I have written before about my obsession with small group dynamics. Then three things happened which made me determined to research and write something more substantial on the issue.
First, I spoke to my wonderful mum about a community group in which she is involved (one of many for her). She had just been at a meeting. As I discussed with her some of the reason for it being less than fully successful, I was strongly reminded of some of the ‘tragedies’ of voluntary groups which I identified in my NCVO lecture last year.
Third, on the way back from Any Questions in Norwich last Friday, I discussed the core idea – understanding and overcoming the pathologies that stop most small voluntary groups working effectively – with Phillip Blond the Director of Res Publica. Albeit that he is a nice chap and was stuck in a car with me for three hours, he seemed genuinely enthusiastic about the project.
In between my great friend Tessy Britton FRSA sent me a link to the website Citizen’s Handbook . As I browsed it I came across a reference to an issue I had independently identified in the NCVO lecture; the bad apple problem. In essence this is that one disruptive person has a disproportionate impact on a group. It turns out that Professor Will Felps has undertaken a study which seems to prove the bad apple thesis. Not only do bad apples have more influence than they ought, but they make other people start behaving badly too.
I think this is one of a number of systematic risks and barriers to group functioning. I mentioned another in the NCVO speech: people who are obsessed with rules and process tend to end up with more influence and power than those focussed on making change happen in the world.
Maybe readers can think of more?
As usual it is a busy week with a lot going on for the RSA , but I want to dedicate my posts to digging a bit more deeply into the small group issue. Here are a couple of slightly pedestrian points with which to start.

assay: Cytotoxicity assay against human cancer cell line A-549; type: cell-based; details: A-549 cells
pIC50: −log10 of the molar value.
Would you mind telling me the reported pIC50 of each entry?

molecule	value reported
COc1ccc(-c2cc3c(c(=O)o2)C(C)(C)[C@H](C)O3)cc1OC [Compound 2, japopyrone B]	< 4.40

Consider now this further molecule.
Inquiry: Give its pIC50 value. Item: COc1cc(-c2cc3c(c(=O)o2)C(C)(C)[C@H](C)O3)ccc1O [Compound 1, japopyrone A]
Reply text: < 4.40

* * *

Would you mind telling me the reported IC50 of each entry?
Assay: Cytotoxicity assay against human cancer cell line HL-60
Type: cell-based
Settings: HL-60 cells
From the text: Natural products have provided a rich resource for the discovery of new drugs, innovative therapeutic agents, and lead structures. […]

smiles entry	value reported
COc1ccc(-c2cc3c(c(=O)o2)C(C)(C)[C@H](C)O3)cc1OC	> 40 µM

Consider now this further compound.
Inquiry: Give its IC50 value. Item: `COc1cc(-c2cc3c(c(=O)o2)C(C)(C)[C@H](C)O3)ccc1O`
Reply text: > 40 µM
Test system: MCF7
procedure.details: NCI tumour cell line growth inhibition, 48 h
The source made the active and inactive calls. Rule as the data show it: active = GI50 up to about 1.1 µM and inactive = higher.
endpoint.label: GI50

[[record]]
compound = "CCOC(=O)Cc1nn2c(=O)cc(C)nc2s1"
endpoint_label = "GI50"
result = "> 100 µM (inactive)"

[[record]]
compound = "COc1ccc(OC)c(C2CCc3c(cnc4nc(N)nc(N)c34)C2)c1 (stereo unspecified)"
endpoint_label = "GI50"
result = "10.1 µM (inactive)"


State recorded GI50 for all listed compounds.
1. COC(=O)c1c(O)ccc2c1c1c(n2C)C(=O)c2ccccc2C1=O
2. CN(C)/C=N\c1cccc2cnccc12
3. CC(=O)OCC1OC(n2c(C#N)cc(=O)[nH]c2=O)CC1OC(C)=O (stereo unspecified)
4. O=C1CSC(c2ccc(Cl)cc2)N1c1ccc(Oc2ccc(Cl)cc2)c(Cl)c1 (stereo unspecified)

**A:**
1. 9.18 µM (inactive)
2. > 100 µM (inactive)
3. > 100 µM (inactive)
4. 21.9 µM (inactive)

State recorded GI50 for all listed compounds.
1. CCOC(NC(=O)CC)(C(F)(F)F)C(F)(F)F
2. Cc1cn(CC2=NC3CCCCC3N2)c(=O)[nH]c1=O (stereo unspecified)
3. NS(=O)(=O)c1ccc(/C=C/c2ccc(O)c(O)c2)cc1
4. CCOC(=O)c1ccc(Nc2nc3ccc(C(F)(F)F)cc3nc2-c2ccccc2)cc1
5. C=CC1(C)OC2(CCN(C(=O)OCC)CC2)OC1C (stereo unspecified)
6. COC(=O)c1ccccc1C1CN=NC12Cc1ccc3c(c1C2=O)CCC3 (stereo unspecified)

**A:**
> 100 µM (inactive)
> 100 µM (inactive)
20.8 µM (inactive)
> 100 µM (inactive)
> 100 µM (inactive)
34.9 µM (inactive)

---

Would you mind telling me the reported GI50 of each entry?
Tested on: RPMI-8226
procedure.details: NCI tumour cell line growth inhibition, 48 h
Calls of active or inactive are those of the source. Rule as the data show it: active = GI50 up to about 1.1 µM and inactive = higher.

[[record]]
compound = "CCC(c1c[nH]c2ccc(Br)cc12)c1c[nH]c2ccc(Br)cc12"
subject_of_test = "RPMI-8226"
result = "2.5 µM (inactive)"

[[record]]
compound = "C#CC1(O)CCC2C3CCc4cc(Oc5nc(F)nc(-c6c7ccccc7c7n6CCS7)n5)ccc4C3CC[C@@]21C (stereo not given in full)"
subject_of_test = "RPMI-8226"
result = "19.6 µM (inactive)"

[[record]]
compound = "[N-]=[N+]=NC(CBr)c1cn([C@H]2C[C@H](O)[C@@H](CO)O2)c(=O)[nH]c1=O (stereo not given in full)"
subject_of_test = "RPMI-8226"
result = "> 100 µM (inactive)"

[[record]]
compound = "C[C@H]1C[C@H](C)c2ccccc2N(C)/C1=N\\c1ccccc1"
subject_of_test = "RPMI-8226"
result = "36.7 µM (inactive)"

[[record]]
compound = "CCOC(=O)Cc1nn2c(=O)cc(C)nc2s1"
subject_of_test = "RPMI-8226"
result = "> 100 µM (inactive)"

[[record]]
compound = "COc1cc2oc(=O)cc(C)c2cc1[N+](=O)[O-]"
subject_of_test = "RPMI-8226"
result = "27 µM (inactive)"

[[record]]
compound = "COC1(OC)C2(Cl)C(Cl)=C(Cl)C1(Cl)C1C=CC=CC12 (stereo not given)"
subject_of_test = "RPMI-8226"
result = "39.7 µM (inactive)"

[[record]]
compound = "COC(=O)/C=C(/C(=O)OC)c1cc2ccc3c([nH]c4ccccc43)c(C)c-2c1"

Every day up and down the UK (and across the world) hundreds of groups of people meet to try to make the world a better place. There are four main generic reasons why groups - largely if not exclusively - made up of volunteers decide to meet up:
* To try to get something going – perhaps a neighbourhood watch group or wanting to promote community sustainability
* To try to stop something – perhaps a library closure or a plan for a metro supermarket chain to locate in a local street
* As a branch of a national membership organisation – the RSA, Friends of the Earth or the Conservative Party perhaps.
* As an adjunct to a public or publicly funded service – a parents association for a school for example
(People also get together for activities like book clubs but, drawing on existing friendship networks, these are more about sociability than social change.)
Some of these groups will succeed amazingly, others will make more modest progress, but too many – and probably, I fear, most – will end up failing. Not only will this mean the change has been frustrated but it may be that those involved, some having made the effort for the first time, may be turned off activism for good. If we could find ways of making many more groups succeed and fewer fail badly, it could have a huge impact on community capacity.
A crucial (dare I say it ‘Big Society’) task is to identify what goes wrong, try to understand why and then to explore how to make groups more resilient and likely to succeed.
The voluntary sector has stepped up and worked together during the crisis. For the challenges ahead, it needs to make decision making more democratic.